The goal of SEO specialists should not be to become experts in JS; rather, they should anticipate developing a firm grasp on how web pages are read and rendered, which will enable them to view JS as a friend rather than an adversary on the road. This post’s purpose is to discuss optimizing content crawling and avoiding indexing issues.
- Rendered content
- Lazy-loaded images
- Page load times
- The HTML is first downloaded by Googlebot.
- There are two types of files that Googlebot downloads: JS and CSS. The JS and CSS files are then sent to Google’s Web Rendering Service.
- WRS goes through the resources and stores the information it finds in a list.
- Caffeine, Google’s indexer, crawls the page and adds it to the site.
- It lets Google bots find new pages because links are added to the crawling queue.
Angular by Google
React by Facebook
Vue by Evan You
It’s not in the scope of this article to go over all of the different rendering options that are out there (for example, pre-rendering). Because of this, we’ll go over the most common ways to make your site look better for search engines and users:
- Server-side rendering
- Dynamic rendering
That means that web pages are rendered on the server before they’re sent to the client (browser or crawler) rather than on the client itself. It is also called rendering on the client’s side or “client-side rendering.”
- During the first HTML response, each and every thing that is important to search engines is there.
- It lets you load your First Contentful Paint quickly (“FCP”).
- Slow “Time to First Byte” (TTFB) because the server needs to make web pages that look different every time.
Dynamic Rendering is the method by which a server answers in a different way based on who made the request in the first place. When a crawler examines a website, the server renders the HTML and returns it to the client; however, when a visitor accesses a page, the visitor must rely on client-side rendering to complete their task.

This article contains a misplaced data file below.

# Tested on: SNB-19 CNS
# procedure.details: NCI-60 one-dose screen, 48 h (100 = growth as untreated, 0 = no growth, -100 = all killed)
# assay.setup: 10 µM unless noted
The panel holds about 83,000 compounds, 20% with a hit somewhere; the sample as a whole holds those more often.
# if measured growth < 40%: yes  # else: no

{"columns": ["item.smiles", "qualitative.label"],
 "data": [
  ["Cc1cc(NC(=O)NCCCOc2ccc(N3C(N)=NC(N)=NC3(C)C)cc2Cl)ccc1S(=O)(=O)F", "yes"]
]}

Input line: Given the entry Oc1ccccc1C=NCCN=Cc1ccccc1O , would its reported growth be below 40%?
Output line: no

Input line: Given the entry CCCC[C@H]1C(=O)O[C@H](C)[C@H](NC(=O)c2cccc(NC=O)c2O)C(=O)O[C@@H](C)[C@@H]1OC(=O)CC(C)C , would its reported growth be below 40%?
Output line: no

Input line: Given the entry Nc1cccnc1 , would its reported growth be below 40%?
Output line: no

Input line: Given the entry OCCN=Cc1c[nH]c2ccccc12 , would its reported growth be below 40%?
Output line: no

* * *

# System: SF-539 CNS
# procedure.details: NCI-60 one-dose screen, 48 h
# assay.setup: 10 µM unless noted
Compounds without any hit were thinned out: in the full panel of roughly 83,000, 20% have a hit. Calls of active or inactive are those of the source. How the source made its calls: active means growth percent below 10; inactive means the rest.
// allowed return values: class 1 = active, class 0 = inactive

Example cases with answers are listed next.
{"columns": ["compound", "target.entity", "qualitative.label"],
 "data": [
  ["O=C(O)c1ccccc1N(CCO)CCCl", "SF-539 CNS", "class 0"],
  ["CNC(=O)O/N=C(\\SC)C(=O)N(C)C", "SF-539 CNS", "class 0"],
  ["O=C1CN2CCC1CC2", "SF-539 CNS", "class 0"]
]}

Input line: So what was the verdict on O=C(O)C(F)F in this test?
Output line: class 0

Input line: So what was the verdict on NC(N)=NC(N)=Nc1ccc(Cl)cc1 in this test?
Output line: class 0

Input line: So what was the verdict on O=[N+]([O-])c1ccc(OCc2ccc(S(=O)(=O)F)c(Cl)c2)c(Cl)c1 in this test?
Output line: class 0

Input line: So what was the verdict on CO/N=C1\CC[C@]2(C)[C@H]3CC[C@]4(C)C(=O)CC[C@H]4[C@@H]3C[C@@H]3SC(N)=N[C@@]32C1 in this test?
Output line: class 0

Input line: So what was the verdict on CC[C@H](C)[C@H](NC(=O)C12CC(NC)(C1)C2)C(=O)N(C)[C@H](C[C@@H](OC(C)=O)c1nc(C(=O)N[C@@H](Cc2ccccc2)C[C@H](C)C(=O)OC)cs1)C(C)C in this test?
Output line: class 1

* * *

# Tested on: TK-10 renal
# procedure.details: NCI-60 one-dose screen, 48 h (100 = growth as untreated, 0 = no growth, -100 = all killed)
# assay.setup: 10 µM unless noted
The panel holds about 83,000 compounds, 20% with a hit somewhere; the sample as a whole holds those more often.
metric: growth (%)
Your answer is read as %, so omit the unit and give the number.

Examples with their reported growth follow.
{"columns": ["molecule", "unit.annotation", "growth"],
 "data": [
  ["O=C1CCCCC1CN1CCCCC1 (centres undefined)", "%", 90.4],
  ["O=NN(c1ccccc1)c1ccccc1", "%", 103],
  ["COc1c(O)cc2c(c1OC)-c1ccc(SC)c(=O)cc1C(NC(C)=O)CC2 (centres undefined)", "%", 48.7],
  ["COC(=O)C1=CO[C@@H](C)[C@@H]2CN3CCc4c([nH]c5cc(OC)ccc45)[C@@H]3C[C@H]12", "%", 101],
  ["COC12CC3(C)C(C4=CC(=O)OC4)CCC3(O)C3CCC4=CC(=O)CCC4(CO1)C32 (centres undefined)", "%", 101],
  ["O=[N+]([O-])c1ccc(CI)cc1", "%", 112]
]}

This rendering option is a quick fix and should only be used as a last resort in extreme circumstances. However, Google does not consider dynamic rendering to be cloaking (opens in a new tab) as long as the dynamic rendering generates identical information for both types of queries.
- As soon as a search engine crawler asks for a page, the first HTML answer they get includes every element that the search engine cares about.
- Most of the time, it’s easier and faster to do something.
- It complicates debugging issues.
What about social media crawlers?
Social media crawlers, like those from Twitter, Facebook, LinkedIn, and Slack, also need simple HTML access in order to get useful information.
There must be a way to find the page’s OpenGraph or Twitter Card markup, or there must not be any. If they can’t find them, they won’t be able to make a snippet with the page title and meta description in it. So, your snippet will look unprofessional, and you won’t get much attention from these social networks.
The appearance of this page, when viewed in a browser, is that of a typical web page. We have the ability to view text, photographs, and hyperlinks on the page. Take a closer look at the code from the inside out, however.
SEO problems could happen in the following ways: People need important information, but search engine robots don’t. That could be very difficult! If search engines can’t get through your whole page, your website could get lost in the shuffle. In the future, we’ll talk more in-depth about this.
Googlebot can handle slow page loading, but it doesn’t “scroll” through your web pages in the same way that a human would. Instead, when Googlebot is looking at a website’s content, it just widens the virtual viewport that it is using. It means that the “scroll” event listener won’t work, and the crawler won’t show any content.
For example, consider this piece of code that is more SEO-friendly:
With the help of the IntersectionObserver API, you can learn how to receive notifications when an observed element becomes visible. On the other hand, it is more robust and customizable than the on-scroll event listener and is supported by the most recent version of Googlebot. This code works because when Googlebot “sees” your content, the viewport of the bot is enlarged to accommodate it.
For eCommerce businesses that rely on online conversions, not having their products indexed by Google could spell disaster for their business.
- Make use of Google’s Webmaster Tools to get a picture of the page. That way, you can look at a website from Google’s point of view instead of your own.
- Debugging can be done with the help of Chrome’s built-in developer tools. Use the source code and the rendered code to compare what Google sees and what people see. Make sure they are almost the same.
Server-side rendering:- This means that for each request, JS is executed on the server. SSR can be implemented using a Node.js library such as Puppeteer. That, however, might place a significant amount of demand on the server.
Hybrid rendering:- As the name suggests, it is hybrid; it is a combination of both the side server as well as the client side. The core content is sent to the server side first before it goes to the client side.
Wrapping it up